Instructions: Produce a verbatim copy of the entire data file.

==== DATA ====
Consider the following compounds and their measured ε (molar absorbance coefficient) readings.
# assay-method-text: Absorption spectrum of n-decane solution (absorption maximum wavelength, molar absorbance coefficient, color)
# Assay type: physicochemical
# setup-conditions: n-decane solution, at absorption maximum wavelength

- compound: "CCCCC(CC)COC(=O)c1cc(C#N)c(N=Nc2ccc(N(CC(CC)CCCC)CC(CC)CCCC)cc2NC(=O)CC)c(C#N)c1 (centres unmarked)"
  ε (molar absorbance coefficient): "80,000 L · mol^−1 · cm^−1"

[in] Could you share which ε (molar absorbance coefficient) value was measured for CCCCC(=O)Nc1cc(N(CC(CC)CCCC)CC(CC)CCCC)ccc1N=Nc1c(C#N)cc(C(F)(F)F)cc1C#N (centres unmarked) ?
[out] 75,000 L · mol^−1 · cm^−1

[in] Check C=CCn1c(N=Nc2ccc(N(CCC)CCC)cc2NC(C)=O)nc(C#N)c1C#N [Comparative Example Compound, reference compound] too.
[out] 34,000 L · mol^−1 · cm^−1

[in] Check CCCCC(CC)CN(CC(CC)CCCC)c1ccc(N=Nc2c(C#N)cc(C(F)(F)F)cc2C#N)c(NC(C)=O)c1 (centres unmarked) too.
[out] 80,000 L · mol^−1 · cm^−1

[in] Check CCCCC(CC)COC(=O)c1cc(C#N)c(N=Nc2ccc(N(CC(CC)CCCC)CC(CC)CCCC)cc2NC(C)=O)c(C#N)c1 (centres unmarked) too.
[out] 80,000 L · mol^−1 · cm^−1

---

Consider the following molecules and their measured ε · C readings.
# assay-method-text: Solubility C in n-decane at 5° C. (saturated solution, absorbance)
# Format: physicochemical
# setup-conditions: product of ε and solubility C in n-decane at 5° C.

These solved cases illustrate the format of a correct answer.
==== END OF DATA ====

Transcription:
Consider the following compounds and their measured ε (molar absorbance coefficient) readings.
# assay-method-text: Absorption spectrum of n-decane solution (absorption maximum wavelength, molar absorbance coefficient, color)
# Assay type: physicochemical
# setup-conditions: n-decane solution, at absorption maximum wavelength

- compound: "CCCCC(CC)COC(=O)c1cc(C#N)c(N=Nc2ccc(N(CC(CC)CCCC)CC(CC)CCCC)cc2NC(=O)CC)c(C#N)c1 (centres unmarked)"
  ε (molar absorbance coefficient): "80,000 L · mol^−1 · cm^−1"

[in] Could you share which ε (molar absorbance coefficient) value was measured for CCCCC(=O)Nc1cc(N(CC(CC)CCCC)CC(CC)CCCC)ccc1N=Nc1c(C#N)cc(C(F)(F)F)cc1C#N (centres unmarked) ?
[out] 75,000 L · mol^−1 · cm^−1

[in] Check C=CCn1c(N=Nc2ccc(N(CCC)CCC)cc2NC(C)=O)nc(C#N)c1C#N [Comparative Example Compound, reference compound] too.
[out] 34,000 L · mol^−1 · cm^−1

[in] Check CCCCC(CC)CN(CC(CC)CCCC)c1ccc(N=Nc2c(C#N)cc(C(F)(F)F)cc2C#N)c(NC(C)=O)c1 (centres unmarked) too.
[out] 80,000 L · mol^−1 · cm^−1

[in] Check CCCCC(CC)COC(=O)c1cc(C#N)c(N=Nc2ccc(N(CC(CC)CCCC)CC(CC)CCCC)cc2NC(C)=O)c(C#N)c1 (centres unmarked) too.
[out] 80,000 L · mol^−1 · cm^−1

---

Consider the following molecules and their measured ε · C readings.
# assay-method-text: Solubility C in n-decane at 5° C. (saturated solution, absorbance)
# Format: physicochemical
# setup-conditions: product of ε and solubility C in n-decane at 5° C.

These solved cases illustrate the format of a correct answer.